Marsh column: Treating plantar fasciitis
Q. I have been running a lot and have developed a case of plantar fasciitis. Besides anti-inflammatory medication what can I do to get rid of it?
A. I feel your pain! I too have been “stricken” with plantar fasciitis (PF).
Plantar fasciitis is a painful inflammatory condition of the foot caused by excessive wear to the plantar fascia, the fibrous band of tissue connecting your heel bone to the base of your toes.
The plantar fascia supports the arches of the foot. Pain is usually felt in the heel and is often most intense with the first steps of the day or after long periods of sitting or standing.
Common sufferers are or can be:
– Middle-aged men and women but can be found in all age groups.
– People who perform sports which are repetitive in nature such as running.
– Rapid weight gain and being overweight.
– Feet roll in too much. This is called excessive pronation.
– People who wear shoes that don’t fit or are worn out.
(That is what happened to me. I had a favorite pair of shoes I continued to wear knowing they did not support me any more. I learned my lesson!)
– Tight Achilles tendons and/or calf muscles.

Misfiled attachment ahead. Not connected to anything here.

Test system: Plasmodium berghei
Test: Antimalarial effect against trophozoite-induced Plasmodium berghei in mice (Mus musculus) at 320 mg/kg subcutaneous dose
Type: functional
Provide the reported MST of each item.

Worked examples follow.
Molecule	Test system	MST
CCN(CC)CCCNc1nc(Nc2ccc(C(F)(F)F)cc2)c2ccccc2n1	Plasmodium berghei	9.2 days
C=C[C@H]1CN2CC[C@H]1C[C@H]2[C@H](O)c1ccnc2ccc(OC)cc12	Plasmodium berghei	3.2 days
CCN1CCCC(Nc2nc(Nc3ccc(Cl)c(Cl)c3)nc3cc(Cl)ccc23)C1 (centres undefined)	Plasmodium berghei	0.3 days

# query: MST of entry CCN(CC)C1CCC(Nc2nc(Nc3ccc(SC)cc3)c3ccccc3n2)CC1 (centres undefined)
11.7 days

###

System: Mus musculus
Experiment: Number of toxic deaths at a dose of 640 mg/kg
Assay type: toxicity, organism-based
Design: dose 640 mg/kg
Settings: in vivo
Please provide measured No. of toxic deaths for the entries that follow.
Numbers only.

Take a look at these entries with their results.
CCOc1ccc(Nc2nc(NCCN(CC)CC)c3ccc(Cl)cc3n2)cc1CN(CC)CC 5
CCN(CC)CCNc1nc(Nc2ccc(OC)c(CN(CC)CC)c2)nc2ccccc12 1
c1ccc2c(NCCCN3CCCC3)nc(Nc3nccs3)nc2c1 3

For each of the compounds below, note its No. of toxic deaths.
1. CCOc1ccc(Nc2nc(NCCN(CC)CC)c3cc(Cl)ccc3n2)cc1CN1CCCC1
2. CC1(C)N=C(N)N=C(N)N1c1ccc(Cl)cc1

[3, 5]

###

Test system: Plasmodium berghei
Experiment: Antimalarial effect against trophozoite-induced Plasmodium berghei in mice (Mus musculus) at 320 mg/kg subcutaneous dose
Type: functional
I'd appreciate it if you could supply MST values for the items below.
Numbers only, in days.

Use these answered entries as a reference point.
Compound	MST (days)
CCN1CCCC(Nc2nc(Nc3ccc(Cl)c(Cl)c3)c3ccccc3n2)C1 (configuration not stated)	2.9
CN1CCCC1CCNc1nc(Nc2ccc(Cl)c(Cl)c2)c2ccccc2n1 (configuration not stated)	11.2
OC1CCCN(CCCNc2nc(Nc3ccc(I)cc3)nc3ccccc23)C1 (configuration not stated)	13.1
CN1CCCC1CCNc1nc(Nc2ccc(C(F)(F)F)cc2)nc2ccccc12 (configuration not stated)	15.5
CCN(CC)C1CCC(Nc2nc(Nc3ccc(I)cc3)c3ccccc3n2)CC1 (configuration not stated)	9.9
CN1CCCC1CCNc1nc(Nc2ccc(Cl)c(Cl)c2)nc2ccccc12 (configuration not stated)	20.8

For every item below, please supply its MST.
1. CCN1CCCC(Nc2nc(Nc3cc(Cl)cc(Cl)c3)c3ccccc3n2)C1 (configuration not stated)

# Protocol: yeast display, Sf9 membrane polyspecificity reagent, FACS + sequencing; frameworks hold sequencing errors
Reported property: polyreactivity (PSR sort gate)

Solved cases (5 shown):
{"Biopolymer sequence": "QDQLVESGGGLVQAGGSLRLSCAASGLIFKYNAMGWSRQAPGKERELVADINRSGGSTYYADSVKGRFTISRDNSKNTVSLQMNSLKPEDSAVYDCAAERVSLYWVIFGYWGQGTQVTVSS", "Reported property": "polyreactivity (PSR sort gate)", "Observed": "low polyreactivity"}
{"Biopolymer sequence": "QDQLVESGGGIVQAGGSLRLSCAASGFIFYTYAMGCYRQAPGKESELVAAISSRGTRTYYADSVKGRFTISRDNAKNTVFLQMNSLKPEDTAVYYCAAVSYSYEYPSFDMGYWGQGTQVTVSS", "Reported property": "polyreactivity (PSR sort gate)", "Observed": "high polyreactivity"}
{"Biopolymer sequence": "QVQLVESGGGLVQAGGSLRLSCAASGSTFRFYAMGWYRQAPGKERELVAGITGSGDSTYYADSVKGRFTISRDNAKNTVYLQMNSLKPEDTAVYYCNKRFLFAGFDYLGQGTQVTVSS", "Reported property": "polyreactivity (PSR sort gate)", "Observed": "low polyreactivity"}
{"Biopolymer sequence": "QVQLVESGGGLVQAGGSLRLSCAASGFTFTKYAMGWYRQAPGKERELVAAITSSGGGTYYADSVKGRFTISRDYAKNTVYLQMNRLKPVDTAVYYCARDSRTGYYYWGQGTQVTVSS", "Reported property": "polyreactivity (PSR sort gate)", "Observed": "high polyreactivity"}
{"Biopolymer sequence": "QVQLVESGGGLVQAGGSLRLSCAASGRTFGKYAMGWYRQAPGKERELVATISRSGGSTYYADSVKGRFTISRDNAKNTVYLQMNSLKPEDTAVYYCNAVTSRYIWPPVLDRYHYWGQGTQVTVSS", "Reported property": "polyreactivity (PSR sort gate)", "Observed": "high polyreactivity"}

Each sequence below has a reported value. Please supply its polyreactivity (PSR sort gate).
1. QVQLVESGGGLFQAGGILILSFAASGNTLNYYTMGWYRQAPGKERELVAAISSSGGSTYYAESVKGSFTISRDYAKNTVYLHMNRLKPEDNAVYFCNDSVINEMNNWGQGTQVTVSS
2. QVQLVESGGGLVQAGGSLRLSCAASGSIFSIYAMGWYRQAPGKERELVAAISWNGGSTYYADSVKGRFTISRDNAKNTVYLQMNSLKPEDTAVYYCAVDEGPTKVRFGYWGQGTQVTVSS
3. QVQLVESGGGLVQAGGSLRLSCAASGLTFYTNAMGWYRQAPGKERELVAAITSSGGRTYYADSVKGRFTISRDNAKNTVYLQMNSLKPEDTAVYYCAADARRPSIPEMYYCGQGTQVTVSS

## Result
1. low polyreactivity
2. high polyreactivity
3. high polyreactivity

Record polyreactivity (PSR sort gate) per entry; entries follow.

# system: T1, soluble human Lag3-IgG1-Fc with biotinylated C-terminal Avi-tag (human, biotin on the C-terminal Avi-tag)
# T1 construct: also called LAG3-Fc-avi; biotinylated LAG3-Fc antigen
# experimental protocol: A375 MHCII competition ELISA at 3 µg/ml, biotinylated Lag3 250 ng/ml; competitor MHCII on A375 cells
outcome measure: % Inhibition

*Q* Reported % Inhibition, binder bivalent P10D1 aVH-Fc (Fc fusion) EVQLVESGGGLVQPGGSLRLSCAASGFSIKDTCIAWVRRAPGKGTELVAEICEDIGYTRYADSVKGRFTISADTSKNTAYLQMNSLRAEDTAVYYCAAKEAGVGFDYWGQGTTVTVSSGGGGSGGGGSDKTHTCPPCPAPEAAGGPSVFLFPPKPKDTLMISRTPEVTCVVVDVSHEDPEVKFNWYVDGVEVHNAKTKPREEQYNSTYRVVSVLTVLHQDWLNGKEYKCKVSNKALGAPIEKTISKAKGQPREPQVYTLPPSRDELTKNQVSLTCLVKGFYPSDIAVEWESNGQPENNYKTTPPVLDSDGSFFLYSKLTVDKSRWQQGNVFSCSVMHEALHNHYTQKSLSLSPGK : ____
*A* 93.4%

Plantar fasciitis sufferers should avoid open-backed shoes, sandals, and flip-flops.
They should rest and cut back on the activities that make the foot hurt.
Calf stretches and towel stretches can help ó along with a new pair of shoes.
Make sure they fit right, have good arch support and a cushioned sole. Heel cups or inserts work, too. I have great success with Lynco orthotics. I am not sure if they have them in Salisbury.
Ralph Baker’s shoe store is another great place where you can get great help with problem feet. Even if the pain is only in one foot, you need cups or inserts in both shoes.
Do not delay treatment as it might take anywhere from a few months to a year to get rid of plantar fasciitis. The longer you wait to start treatment, the longer your recovery.
If you have pain and swelling, you should ice your plantar fascia. One great way to do that is freeze a soft drink bottle (or any other bottle with “ribbles”) three-fourths full of water and put on a towel in front of chair. Sit in the chair with foot on bottle.
(You can watch TV while you are doing this.)
Roll bottle forward and backward ó massage and ice your foot at the same time.
Get “wild” do two feet at the same time!
Do not give up! Do not get discouraged!
With time and dedication ó and rest ó you will beat this.
Ester Marsh is associate executive director of the J.F. Hurley Family YMCA. Contact her with health and fitness questions at 704-636-0111 or email@example.com.